190. Mrs. T. T. Richards
  191. Miss M. W. Rittenhouse
  192. Miss M. Ross
  193. Miss J. Ross
  194. Mr. W. Runzler
  195. Mrs. Runzler
  196. Master Runzler
  197. Mr. B. B. Sanders
  198. Mrs. Sanders
  199. Mr. H. S. Sawyer
  200. Prof. A. D. Schnessler
  201. Mrs. Schnessler
  202. Miss L. Schroeder
  203. Miss I. Schulster
  204. Mr. R. Scott
  205. Mr. G. M. Sheen
  206. Miss S. Shepherd
  207. Miss A. Shershevsky
  208. Mr. T. Simon
  209. Mrs. E. Simon
  210. Mr. O. Skinner
  211. Mr. E. Smyre
  212. Miss F. Snyder
  213. Miss B. S. Spackman
  214. Mr. R. R. Stebbins
  215. Miss W. Stephens
  216. Miss M. W. Stuart
  217. Master C. K. Sykes
  218. Mr. W. W. Targatz
  219. Mr. E. L. Thaxter
  220. Mr. J. Tilney
  221. Mr. J. D. Tomlinson
  222. Rev. E. C. Tullar
  223. Miss H. Von Waedeke
  224. Mr. O. R. Waite
  225. Mrs. S. Wallerstein
  226. Mrs. J. Walters
  227. Miss A. J. Warden
  228. Mr. T. White
  229. Mrs. White
  230. Prof. A. G. Widgery
  231. Miss E. Wight
  232. Miss M. G. Williams
  233. Miss A. Williams
  234. Mr. J. W. Willis
  235. Miss A. C. Willis
  236. Miss T. Willman
  237. Mr. C. K. Woolsey

Information for Passengers

MEALS will be served at the following times in the Tourist Third Cabin Dining Saloon :—

When i sitting :

  • Breakfast: 8 a.m.
  • Luncheon: 1 p.m.
  • Dinner: 7 p.m.

When 2 sittings :

  • Breakfast: 7-30 a.m. and 8-30 a.m.
  • Luncheon: 12-30 p.m. and 1-30 p.m.
  • Dinner: 6-30 p.m. and 7-30 p.m.

SEATS AT TABLE.—Application should be made to the Tourist Third Cabin Steward, on day of sailing.

DIVINE SERVICE on Sunday at 10-30 a.m.

BARS in Tourist Third Cabin will not be open later than 11-30 p.m., but it is within the discretion of the Commander to close them during the voyage at any time should he consider this course desirable.

DECK CHAIRS for use on Tourist Third Cabin Decks may be hired at the following charges :—

    Standard wooden deck chairs 4/2 or $1.
    Canvas chairs and stools 2/6 or 60 cents.
    Standard chairs 3/- or 75 cents.
    Canvas chairs and stools 2/6 or 60 cents.

Application for these should be made to the Tourist Third Cabin Deck Steward.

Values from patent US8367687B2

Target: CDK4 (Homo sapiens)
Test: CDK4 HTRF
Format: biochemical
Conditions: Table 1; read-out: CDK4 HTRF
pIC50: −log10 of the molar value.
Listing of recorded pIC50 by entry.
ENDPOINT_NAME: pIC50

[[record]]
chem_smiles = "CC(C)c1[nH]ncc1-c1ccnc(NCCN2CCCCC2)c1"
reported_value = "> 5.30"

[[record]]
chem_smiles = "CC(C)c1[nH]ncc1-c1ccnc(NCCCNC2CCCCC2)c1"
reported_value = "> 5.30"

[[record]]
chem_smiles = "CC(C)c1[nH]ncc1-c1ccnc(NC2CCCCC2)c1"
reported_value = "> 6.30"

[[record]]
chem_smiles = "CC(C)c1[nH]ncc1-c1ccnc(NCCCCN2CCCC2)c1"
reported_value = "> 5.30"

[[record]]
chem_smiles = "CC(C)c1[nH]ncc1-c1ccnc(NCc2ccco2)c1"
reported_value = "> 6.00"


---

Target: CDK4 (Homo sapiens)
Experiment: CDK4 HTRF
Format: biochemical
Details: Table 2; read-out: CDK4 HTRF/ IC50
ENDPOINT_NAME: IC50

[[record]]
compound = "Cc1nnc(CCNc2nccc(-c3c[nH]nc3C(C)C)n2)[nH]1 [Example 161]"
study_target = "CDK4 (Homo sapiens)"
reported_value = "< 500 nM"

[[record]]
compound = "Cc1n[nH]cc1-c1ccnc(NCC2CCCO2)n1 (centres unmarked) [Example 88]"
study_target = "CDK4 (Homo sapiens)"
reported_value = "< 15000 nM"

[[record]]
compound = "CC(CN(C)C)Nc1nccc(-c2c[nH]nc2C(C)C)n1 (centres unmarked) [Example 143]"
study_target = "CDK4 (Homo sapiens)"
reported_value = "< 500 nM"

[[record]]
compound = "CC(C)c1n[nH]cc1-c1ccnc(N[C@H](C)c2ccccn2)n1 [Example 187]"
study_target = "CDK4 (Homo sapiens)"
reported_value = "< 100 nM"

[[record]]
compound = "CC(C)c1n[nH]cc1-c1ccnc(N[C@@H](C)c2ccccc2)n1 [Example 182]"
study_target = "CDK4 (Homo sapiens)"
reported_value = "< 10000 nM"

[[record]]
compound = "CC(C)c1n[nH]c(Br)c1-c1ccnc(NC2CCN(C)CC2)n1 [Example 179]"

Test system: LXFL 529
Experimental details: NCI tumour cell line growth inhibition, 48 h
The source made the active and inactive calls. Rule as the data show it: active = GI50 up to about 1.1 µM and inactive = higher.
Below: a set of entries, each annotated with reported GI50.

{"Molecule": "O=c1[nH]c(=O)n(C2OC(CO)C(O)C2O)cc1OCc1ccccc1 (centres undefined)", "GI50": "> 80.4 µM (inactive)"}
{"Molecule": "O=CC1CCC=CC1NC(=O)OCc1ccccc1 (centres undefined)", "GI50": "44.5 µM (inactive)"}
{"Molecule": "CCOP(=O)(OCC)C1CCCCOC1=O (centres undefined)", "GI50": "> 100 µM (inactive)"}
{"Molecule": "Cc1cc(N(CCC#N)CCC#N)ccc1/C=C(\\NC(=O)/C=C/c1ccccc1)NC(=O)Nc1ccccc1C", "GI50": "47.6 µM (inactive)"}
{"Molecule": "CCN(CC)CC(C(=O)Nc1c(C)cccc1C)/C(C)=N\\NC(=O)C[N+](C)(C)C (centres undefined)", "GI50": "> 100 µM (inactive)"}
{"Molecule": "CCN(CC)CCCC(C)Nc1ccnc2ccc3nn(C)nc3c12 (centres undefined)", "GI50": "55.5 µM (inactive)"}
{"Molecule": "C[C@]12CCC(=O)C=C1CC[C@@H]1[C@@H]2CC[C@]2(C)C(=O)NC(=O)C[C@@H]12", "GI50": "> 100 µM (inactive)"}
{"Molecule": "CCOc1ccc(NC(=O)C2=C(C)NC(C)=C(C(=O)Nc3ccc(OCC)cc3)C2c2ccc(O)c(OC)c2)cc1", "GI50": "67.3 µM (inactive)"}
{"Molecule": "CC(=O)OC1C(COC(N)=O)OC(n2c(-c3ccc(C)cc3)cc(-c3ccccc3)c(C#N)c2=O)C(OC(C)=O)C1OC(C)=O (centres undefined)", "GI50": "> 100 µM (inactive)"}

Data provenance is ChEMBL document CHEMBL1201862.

RUGS are also available for hire at a cost of 2/6 (60 cents). Each Rug is contained in a sealed cardboard box, and bears a serial number worked into the material so that passengers will have no difficulty in identifying their rugs. At the end of each voyage, the rugs which have been in use are sent to the store and thoroughly cleaned, before being re-issued.

THE SURGEON is authorized to make customary charges for his services, subject to the approval of the Commander, to First Class, Cabin, Second Class and Tourist Third Cabin passengers.

LIBRARIES.—An excellent selection of Novels by well- known authors, in addition to a set of travel books, are available for the use of Tourist Third Cabin passengers.

BERTH LADDERS are supplied for the use of Tourist Third Cabin passengers.

PORT HOLES.—Passengers should request their Bedroom Stewards to open and close the port holes in the Staterooms, as required. It is dangerous for passengers to handle these themselves.

VALUABLES. —The Company is not responsible for theft if valuables or money are kept in the Staterooms. The same should be placed in charge of the Purser for deposit in his safe, and a receipt will be given on the Company's form.

As no charge is made for carriage the Company cannot accept any responsibility for loss or damage, however arising. Passengers are accordingly advised to protect themselves by insurance.

PAYMENTS.—Passengers should obtain a receipt from the Purser on the Company’s form for any additional Passage Money, Rugs, Chairs, Excess Baggage, Freight, Wireless Messages, etc., paid on board.


LANDING CARDS.—Tourist Third Cabin passengers will be handed Landing Cards by the Purser of the steamer prior to disembarkation at New York.

Before leaving the vessel passengers are called upon to present these Landing Cards to the United States Immigrant Inspector for endorsement.

RETURN ACCOMMODATION.—For the convenience of those passengers who will be returning from the United States and Canada to Europe and who have not made the necessary arrangements, the Purser will be pleased to radio New York or Montreal Office for any accommodation required.

This will enable passengers to complete their arrangements before leaving the steamer and will consequently save them time and trouble in the United States and Canada.

INTERCHANGEABILITY OF RETURN TICKETS.-Furness Line return passenger tickets are interchangeable on Cunard Line steamers, and similarly Cunard Line return passenger tickets with Furness Line, any difference in rates being adjusted with the Carrying Line.

BAGGAGE. — Westbound passengers proceeding from London to Southampton by special trains will pay to The Southern Railway at Waterloo Station, London, any ocean excess baggage charges due.

All enquiries regarding baggage on board ship should be addressed to the Baggage Master.